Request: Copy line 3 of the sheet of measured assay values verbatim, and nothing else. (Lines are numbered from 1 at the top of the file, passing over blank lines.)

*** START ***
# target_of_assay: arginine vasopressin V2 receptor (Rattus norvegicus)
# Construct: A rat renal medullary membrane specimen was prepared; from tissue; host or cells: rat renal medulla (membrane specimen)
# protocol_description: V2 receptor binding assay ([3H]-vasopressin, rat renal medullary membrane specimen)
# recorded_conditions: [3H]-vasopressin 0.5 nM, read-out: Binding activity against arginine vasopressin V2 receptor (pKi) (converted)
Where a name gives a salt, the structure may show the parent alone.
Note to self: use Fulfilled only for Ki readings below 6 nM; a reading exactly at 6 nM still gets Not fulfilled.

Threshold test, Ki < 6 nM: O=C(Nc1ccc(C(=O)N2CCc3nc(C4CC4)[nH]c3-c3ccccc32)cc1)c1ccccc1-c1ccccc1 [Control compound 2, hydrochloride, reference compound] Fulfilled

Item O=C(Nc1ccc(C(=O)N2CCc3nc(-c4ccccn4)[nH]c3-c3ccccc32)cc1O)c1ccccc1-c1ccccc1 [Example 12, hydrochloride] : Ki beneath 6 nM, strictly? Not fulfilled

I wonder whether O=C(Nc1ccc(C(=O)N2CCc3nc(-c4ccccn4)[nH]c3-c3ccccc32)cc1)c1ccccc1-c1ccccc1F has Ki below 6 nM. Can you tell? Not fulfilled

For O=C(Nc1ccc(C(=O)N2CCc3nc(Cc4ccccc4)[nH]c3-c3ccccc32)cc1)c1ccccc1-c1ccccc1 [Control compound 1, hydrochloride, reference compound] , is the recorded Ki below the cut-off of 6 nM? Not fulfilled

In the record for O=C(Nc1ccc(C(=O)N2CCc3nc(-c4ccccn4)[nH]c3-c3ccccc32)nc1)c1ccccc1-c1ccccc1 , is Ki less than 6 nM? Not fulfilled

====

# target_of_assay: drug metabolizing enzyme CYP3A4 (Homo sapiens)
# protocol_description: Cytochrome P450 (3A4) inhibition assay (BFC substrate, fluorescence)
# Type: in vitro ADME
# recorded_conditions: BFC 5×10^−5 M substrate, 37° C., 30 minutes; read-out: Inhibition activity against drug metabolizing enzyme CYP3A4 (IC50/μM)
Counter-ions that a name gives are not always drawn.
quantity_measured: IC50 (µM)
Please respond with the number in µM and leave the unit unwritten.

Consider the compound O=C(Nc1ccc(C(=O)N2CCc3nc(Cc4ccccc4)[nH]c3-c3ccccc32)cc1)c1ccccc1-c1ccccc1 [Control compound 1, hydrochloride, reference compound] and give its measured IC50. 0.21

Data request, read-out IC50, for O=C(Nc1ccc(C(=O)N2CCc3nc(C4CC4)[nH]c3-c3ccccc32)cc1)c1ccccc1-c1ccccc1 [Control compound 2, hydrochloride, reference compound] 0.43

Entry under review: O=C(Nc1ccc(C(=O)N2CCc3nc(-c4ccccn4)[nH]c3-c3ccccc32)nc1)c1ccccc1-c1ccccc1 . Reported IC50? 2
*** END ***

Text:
# protocol_description: V2 receptor binding assay ([3H]-vasopressin, rat renal medullary membrane specimen)